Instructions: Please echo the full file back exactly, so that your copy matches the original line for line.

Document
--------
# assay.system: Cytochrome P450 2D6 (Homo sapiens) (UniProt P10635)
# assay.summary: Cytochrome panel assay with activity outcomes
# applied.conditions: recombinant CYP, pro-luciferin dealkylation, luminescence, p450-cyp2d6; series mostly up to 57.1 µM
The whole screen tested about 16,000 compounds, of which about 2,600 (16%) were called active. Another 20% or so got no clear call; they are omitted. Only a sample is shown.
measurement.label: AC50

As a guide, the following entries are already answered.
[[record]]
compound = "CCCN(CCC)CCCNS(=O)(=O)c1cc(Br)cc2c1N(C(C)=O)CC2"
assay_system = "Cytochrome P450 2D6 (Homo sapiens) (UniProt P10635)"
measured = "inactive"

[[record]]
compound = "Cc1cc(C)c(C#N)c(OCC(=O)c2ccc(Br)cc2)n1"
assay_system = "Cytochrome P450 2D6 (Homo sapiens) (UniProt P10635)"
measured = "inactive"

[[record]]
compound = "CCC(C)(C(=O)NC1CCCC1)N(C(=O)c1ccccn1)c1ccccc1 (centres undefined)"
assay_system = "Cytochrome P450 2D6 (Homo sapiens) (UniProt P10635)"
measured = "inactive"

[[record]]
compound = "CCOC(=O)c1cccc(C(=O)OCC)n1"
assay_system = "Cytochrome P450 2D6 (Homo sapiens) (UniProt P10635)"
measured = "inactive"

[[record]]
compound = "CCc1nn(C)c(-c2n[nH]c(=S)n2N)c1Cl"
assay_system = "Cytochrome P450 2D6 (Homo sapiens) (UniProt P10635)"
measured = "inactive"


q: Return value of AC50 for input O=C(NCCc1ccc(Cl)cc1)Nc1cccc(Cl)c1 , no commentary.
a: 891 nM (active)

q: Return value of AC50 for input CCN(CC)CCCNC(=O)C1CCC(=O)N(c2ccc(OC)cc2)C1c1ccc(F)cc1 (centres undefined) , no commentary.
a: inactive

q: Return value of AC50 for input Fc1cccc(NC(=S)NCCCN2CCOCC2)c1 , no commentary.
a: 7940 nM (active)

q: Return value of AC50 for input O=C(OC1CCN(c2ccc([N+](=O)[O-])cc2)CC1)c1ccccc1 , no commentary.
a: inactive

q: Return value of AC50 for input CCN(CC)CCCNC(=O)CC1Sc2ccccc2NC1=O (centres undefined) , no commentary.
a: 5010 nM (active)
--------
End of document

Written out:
# assay.system: Cytochrome P450 2D6 (Homo sapiens) (UniProt P10635)
# assay.summary: Cytochrome panel assay with activity outcomes
# applied.conditions: recombinant CYP, pro-luciferin dealkylation, luminescence, p450-cyp2d6; series mostly up to 57.1 µM
The whole screen tested about 16,000 compounds, of which about 2,600 (16%) were called active. Another 20% or so got no clear call; they are omitted. Only a sample is shown.
measurement.label: AC50

As a guide, the following entries are already answered.
[[record]]
compound = "CCCN(CCC)CCCNS(=O)(=O)c1cc(Br)cc2c1N(C(C)=O)CC2"
assay_system = "Cytochrome P450 2D6 (Homo sapiens) (UniProt P10635)"
measured = "inactive"

[[record]]
compound = "Cc1cc(C)c(C#N)c(OCC(=O)c2ccc(Br)cc2)n1"
assay_system = "Cytochrome P450 2D6 (Homo sapiens) (UniProt P10635)"
measured = "inactive"

[[record]]
compound = "CCC(C)(C(=O)NC1CCCC1)N(C(=O)c1ccccn1)c1ccccc1 (centres undefined)"
assay_system = "Cytochrome P450 2D6 (Homo sapiens) (UniProt P10635)"
measured = "inactive"

[[record]]
compound = "CCOC(=O)c1cccc(C(=O)OCC)n1"
assay_system = "Cytochrome P450 2D6 (Homo sapiens) (UniProt P10635)"
measured = "inactive"

[[record]]
compound = "CCc1nn(C)c(-c2n[nH]c(=S)n2N)c1Cl"
assay_system = "Cytochrome P450 2D6 (Homo sapiens) (UniProt P10635)"
measured = "inactive"


q: Return value of AC50 for input O=C(NCCc1ccc(Cl)cc1)Nc1cccc(Cl)c1 , no commentary.
a: 891 nM (active)

q: Return value of AC50 for input CCN(CC)CCCNC(=O)C1CCC(=O)N(c2ccc(OC)cc2)C1c1ccc(F)cc1 (centres undefined) , no commentary.
a: inactive

q: Return value of AC50 for input Fc1cccc(NC(=S)NCCCN2CCOCC2)c1 , no commentary.
a: 7940 nM (active)

q: Return value of AC50 for input O=C(OC1CCN(c2ccc([N+](=O)[O-])cc2)CC1)c1ccccc1 , no commentary.
a: inactive

q: Return value of AC50 for input CCN(CC)CCCNC(=O)CC1Sc2ccccc2NC1=O (centres undefined) , no commentary.
a: 5010 nM (active)